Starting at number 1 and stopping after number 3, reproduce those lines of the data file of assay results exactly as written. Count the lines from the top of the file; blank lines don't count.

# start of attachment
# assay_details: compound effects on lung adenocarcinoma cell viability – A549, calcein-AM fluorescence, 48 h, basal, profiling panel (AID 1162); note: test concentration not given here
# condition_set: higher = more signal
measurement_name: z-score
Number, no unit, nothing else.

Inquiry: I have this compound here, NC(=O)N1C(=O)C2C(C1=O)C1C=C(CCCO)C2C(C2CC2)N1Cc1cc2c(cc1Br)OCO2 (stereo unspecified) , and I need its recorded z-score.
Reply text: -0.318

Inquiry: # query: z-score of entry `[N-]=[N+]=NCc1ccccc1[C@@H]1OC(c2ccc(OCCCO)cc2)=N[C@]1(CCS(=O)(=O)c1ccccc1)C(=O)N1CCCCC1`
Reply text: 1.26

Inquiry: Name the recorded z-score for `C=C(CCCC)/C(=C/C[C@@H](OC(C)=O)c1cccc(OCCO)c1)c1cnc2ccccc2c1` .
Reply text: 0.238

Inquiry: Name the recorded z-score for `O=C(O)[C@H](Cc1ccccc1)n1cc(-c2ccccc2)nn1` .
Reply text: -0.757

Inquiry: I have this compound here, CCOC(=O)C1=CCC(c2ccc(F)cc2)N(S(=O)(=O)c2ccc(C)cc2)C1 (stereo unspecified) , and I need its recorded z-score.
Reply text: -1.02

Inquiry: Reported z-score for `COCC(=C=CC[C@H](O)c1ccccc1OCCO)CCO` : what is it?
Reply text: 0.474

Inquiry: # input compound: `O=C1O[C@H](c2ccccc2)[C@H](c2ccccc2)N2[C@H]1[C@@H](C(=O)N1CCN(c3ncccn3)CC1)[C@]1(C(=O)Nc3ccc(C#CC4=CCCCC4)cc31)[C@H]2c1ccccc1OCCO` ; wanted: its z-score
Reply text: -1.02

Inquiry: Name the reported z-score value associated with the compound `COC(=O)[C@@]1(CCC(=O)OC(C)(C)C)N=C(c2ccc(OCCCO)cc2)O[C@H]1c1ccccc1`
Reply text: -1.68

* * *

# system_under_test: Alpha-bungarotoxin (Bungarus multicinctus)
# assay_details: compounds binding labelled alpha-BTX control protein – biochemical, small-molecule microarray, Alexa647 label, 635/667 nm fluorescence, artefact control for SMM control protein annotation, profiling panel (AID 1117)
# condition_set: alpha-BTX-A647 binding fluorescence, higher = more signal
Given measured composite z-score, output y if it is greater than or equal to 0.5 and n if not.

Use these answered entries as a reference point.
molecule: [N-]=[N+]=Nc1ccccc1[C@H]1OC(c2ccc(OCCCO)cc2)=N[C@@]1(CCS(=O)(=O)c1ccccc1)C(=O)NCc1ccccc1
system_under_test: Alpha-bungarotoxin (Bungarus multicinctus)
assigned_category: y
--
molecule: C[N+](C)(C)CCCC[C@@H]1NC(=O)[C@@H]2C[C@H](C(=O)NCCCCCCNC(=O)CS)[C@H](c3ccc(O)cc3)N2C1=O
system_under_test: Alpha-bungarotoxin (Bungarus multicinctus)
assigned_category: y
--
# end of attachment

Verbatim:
# assay_details: compound effects on lung adenocarcinoma cell viability – A549, calcein-AM fluorescence, 48 h, basal, profiling panel (AID 1162); note: test concentration not given here
# condition_set: higher = more signal
measurement_name: z-score